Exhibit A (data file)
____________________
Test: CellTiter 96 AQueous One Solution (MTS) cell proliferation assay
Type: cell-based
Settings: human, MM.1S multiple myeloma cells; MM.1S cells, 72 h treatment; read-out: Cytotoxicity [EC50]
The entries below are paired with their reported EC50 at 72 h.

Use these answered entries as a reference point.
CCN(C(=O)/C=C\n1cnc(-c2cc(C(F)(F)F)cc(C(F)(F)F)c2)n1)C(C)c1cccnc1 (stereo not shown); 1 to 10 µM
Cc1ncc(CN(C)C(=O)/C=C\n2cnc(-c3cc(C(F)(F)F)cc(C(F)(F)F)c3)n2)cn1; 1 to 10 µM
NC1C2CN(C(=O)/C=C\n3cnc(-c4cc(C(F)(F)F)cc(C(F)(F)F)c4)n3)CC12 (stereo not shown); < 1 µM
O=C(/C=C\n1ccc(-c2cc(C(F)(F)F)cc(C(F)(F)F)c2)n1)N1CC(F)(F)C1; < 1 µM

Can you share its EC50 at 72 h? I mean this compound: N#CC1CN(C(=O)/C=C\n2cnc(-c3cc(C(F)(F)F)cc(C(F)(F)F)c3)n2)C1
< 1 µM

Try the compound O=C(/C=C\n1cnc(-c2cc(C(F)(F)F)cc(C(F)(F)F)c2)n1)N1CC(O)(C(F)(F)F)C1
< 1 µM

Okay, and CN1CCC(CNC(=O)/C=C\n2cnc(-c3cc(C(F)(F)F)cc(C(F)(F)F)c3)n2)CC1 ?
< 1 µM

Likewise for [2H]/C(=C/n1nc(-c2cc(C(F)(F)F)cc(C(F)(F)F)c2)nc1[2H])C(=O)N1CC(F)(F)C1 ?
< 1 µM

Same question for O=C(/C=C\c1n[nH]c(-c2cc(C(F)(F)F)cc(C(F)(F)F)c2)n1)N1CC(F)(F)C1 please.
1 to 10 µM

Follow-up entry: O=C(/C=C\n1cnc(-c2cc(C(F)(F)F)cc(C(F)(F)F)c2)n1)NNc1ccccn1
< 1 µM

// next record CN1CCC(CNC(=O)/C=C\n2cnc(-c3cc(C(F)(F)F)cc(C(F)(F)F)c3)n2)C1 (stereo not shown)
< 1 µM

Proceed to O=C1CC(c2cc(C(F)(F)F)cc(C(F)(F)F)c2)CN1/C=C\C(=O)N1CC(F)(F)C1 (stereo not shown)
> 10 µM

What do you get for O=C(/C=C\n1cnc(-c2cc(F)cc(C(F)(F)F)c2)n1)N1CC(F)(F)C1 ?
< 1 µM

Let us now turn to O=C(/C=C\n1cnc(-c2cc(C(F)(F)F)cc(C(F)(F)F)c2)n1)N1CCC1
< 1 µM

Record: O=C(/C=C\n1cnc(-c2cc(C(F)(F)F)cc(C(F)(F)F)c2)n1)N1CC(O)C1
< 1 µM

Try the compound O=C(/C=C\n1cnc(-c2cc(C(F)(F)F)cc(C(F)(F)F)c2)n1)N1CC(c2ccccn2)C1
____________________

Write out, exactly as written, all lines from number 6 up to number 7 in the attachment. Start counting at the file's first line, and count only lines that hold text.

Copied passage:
CCN(C(=O)/C=C\n1cnc(-c2cc(C(F)(F)F)cc(C(F)(F)F)c2)n1)C(C)c1cccnc1 (stereo not shown); 1 to 10 µM
Cc1ncc(CN(C)C(=O)/C=C\n2cnc(-c3cc(C(F)(F)F)cc(C(F)(F)F)c3)n2)cn1; 1 to 10 µM